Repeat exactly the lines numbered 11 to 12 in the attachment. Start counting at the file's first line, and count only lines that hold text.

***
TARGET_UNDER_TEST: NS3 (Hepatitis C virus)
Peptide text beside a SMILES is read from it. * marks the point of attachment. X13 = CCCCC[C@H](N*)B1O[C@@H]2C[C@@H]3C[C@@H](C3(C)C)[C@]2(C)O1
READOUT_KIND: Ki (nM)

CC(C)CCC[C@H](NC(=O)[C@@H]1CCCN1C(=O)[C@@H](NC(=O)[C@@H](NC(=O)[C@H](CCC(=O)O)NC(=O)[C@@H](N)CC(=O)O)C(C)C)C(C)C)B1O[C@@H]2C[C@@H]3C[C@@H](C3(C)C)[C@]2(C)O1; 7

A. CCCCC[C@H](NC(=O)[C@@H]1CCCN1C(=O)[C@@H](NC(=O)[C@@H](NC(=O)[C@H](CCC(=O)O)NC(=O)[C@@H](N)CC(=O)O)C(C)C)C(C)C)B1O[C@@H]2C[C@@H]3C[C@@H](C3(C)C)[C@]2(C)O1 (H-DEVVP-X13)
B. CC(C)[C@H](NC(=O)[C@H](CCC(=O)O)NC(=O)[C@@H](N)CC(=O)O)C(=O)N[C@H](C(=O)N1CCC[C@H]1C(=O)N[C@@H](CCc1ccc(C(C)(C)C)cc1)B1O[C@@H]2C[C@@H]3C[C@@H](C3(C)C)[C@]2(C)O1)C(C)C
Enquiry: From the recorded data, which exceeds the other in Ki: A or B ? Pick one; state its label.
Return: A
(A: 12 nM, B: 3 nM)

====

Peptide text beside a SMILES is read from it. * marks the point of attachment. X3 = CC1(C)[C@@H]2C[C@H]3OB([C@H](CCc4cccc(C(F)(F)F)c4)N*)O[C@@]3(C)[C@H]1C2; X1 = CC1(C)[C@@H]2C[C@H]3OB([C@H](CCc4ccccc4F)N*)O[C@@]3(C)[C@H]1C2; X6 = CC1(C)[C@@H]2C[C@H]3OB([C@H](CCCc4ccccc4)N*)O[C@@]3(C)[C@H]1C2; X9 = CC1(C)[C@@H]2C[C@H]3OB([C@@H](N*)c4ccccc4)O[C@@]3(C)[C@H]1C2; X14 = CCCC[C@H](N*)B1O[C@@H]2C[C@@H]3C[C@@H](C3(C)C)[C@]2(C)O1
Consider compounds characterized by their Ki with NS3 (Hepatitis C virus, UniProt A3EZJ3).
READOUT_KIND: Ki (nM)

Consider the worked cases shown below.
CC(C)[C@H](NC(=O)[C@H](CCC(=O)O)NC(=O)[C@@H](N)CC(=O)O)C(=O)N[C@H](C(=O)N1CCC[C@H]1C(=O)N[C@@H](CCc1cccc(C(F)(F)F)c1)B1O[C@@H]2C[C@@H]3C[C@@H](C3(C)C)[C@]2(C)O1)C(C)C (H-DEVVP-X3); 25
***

Peptide text beside a SMILES is read from it. * marks the point of attachment. X3 = CC1(C)[C@@H]2C[C@H]3OB([C@H](CCc4cccc(C(F)(F)F)c4)N*)O[C@@]3(C)[C@H]1C2; X1 = CC1(C)[C@@H]2C[C@H]3OB([C@H](CCc4ccccc4F)N*)O[C@@]3(C)[C@H]1C2; X6 = CC1(C)[C@@H]2C[C@H]3OB([C@H](CCCc4ccccc4)N*)O[C@@]3(C)[C@H]1C2; X9 = CC1(C)[C@@H]2C[C@H]3OB([C@@H](N*)c4ccccc4)O[C@@]3(C)[C@H]1C2; X14 = CCCC[C@H](N*)B1O[C@@H]2C[C@@H]3C[C@@H](C3(C)C)[C@]2(C)O1
Consider compounds characterized by their Ki with NS3 (Hepatitis C virus, UniProt A3EZJ3).